Chapter 13 is available only for individuals with regular income to fund a monthly plan payment. Therefore, a sole proprietor can file Ch 13, but a corporation or limited liability company [LLC] cannot file Chapter 13. The goal is to restructure the debtor’s obligations through a plan the debtor offers to creditors. The plan takes either a three- or five-year “commitment period” to complete before a discharge can be issued. The debtor’s income must be enough to pay regular monthly living expenses and have some funds left to make the monthly plan payments.
Objectives of a Chapter 13
The three most common reasons for filing a Chapter 13 bankruptcy:
- To stop a foreclosure and save a home, mortgage arrears can be cured over time in a Chapter 13 plan. If a loan becomes due during the Chapter 13, the plan can provide for payment of entire debt.
- If the value of the debtor’s home is less than the balance owed on the 1st trust deed, Chapter 13 can be used to strip off a 2nd trust deed and other junior liens after the plan is completed.
- A debtor who earns too much income to pass the “means test” for Chapter 7 can file Chapter 13 and likely discharge some portion of the unsecured debts.
How Chapter 13 Works
The Chapter 13 petition is filed at the bankruptcy court where the debtor has a residence. A husband and wife can file a joint petition or one spouse may file individually. If only one spouse files, the income and expenses of BOTH married spouses must be disclosed in the debtor’s schedules.
Filing the petition automatically stays most creditor actions against the debtor or the debtor’s property. While the “stay” is in effect, creditors generally cannot begin or continue any foreclosure, lawsuit, repossession, or wage garnishment. Chapter 13 also provides a “co-debtor” stay that stops a creditor from trying to collect on a “consumer debt” from others who may also be liable with the debtor on the debt, such as a co-signor. A consumer debt is an obligation incurred for household or family purposes.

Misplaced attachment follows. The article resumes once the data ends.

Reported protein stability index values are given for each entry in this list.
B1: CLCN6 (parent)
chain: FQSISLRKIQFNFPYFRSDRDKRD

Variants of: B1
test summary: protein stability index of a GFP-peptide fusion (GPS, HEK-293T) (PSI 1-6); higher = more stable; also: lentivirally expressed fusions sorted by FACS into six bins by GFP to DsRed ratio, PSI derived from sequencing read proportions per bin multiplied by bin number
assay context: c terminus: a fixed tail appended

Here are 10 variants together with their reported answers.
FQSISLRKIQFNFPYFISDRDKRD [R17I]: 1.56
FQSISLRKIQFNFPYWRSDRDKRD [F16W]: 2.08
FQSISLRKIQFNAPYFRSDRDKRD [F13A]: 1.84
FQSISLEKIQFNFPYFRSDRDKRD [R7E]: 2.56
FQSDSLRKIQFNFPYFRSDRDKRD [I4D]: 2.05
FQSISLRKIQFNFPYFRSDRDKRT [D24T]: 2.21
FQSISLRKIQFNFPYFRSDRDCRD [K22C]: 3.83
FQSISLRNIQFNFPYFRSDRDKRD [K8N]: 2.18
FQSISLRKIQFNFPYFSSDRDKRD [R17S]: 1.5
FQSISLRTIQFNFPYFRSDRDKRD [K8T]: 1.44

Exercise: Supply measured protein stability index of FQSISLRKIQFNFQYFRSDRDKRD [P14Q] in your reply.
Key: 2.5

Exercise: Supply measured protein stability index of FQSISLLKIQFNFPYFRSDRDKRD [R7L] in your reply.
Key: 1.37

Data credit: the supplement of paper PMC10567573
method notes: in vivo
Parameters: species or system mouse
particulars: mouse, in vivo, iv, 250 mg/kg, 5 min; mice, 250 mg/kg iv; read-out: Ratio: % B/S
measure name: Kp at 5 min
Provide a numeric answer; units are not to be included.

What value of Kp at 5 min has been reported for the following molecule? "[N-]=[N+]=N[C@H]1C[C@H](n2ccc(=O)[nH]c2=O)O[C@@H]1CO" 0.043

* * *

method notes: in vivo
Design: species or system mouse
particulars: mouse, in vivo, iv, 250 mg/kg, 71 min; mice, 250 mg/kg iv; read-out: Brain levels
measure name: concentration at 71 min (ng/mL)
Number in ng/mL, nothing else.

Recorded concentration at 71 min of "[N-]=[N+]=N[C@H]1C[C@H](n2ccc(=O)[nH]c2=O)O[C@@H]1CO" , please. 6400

The debtor submits the plan, which is like a contract being offered to deal with creditor claims in the case. The plan may call for monthly payments to cure arrears on a mortgage. It can repay the current value of an automobile over time and provide only a dividend [a percentage payment] for unsecured claims. Once the plan is completed, the debtor will usually receive a discharge of the remaining unsecured debt.
A trustee is appointed to administer the case. The Chapter 13 trustee’s role is to collect the monthly plan payments from the debtor and distribute the funds to creditors according to the terms of the debtor’s plan once it has been confirmed by the court. A plan that is confirmed by the court is binding on all creditors.
Before the plan can be confirmed, a creditor’s meeting is held about 30 days after the petition is filed. The trustee runs the meeting and asks questions about the debtor’s income, his expenses, and the terms of the plan. Creditors may ask questions but typically do not appear at the meeting. Debtors are required to attend the meeting. Issues regarding the plan are usually resolved during or shortly after the creditor meeting. If there are no plan objections, a confirmation order is submitted to the court after the creditor meeting.
If the trustee or a creditor objects to the plan, a confirmation hearing is scheduled with the court. If the debtor is unable to modify the plan to satisfy the objection, the judge will determine whether the plan meets the requirements for confirmation. If the plan is not confirmed, the debtor may try to amend the plan, convert the case to Chapter 7, or let the case be dismissed. If the plan is confirmed by the judge, the Chapter 13 trustee begins distributing funds to creditors according to the plan, which is binding on all creditors. A plan may offer unsecured creditors less than 100% full payment of their claims.